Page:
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Jeff Mills, Photographer, Photo Editor
Columbus | OH | USA | Posted: 4:47 PM on 11.12.09
->> Since the "legal" aspects of NCAA regulations are so confusing, I think often its better to simply look at it from an easy to understand perspective of how much is it worth to you ?

I get tons of requests from parents et al wanting to purchase images they may have seen ran in some publication, or sometimes just when they see me shooting at a game or event. However, realistically these parents are not interested in anything beyond a 8x10 for $20, if that.

I need money as much as the next guy but frankly don't feel its worth my time. You take the time to get in touch with the parents, send them preview images, maybe go through past games seeing what else you can offer and you end up with a single sale of a $5 4x6.

Simply not worth it from a time perspective and most definitely not worth it in terms of possible negative repercussions I could face from my university or editorial clients.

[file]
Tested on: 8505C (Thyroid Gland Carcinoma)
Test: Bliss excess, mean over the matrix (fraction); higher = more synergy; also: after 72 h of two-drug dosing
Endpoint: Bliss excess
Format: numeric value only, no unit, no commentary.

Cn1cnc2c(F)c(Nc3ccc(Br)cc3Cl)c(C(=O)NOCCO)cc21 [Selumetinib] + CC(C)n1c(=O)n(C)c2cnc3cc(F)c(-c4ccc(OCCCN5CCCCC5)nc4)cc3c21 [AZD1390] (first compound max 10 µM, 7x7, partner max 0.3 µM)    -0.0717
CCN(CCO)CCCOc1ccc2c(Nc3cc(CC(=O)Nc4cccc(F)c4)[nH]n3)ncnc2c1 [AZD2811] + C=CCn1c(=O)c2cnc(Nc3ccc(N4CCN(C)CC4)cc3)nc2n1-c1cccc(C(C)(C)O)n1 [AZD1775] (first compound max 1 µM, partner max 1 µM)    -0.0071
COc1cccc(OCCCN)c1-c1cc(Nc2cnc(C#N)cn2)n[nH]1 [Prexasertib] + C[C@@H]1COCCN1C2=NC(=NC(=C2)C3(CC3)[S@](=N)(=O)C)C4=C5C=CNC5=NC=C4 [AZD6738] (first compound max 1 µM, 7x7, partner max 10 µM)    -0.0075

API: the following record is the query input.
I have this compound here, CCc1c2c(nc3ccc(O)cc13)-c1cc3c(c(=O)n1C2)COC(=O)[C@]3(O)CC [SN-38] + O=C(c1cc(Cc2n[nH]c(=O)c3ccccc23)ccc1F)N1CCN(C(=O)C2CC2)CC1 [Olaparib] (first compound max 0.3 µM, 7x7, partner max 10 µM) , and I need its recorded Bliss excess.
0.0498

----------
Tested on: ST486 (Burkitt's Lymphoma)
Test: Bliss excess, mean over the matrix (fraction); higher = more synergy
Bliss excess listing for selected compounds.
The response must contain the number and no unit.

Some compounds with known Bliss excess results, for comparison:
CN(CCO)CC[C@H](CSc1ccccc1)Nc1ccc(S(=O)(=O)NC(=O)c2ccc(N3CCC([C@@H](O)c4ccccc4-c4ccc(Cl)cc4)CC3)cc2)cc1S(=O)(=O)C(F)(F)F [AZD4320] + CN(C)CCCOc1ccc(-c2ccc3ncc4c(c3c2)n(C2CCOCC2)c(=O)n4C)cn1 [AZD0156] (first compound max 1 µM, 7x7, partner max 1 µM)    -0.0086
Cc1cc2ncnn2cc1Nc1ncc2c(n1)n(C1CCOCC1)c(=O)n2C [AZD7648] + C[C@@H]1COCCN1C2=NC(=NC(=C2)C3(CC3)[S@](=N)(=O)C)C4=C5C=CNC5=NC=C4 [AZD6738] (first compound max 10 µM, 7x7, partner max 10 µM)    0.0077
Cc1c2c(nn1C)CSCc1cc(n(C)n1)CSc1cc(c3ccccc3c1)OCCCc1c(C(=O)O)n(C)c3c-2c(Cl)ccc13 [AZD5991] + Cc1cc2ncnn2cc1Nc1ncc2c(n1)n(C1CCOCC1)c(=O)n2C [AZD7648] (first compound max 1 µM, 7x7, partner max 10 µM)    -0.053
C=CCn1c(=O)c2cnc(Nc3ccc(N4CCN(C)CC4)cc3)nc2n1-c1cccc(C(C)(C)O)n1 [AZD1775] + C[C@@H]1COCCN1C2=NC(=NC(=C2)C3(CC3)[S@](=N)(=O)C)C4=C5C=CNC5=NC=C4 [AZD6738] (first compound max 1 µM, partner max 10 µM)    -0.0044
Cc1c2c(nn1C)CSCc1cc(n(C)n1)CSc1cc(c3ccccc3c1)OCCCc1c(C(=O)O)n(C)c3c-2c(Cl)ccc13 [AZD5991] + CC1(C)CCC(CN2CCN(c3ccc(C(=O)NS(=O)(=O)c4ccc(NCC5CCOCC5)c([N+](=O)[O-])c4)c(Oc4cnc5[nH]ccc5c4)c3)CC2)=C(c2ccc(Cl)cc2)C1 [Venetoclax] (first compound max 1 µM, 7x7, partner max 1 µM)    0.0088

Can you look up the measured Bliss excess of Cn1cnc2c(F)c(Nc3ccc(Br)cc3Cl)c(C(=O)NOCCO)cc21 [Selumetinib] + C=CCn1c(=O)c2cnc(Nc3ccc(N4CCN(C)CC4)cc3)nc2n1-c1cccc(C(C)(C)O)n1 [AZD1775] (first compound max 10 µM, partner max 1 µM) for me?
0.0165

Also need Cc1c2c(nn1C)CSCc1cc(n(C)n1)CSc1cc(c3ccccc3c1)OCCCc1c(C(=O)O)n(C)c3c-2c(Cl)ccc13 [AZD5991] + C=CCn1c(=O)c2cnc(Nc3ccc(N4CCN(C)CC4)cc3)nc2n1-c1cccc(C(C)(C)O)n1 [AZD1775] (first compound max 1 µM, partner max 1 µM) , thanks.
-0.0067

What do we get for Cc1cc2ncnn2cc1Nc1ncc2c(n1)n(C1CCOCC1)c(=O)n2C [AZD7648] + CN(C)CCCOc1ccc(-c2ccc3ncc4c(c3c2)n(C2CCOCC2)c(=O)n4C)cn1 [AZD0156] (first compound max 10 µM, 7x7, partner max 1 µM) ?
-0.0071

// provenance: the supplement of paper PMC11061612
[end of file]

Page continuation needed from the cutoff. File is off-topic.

Whats worth more ? A one time print sale or an on going position as a university photographer ? More than likely its never that simple and black and white I realize but just have to look at what your time is worth and if the risk seems worthwhile.

I know plenty of folks who regularly sell images to parents, some even give images to parents. Some have been doing it for years and seem to be doing just fine. Others have had credentials yanked for doing the same practice.

I don't risk it. I prefer to know that I'll continue to be able to get future work and remain in good standing with my clients, even if I may in fact have the law on my side when it comes to selling images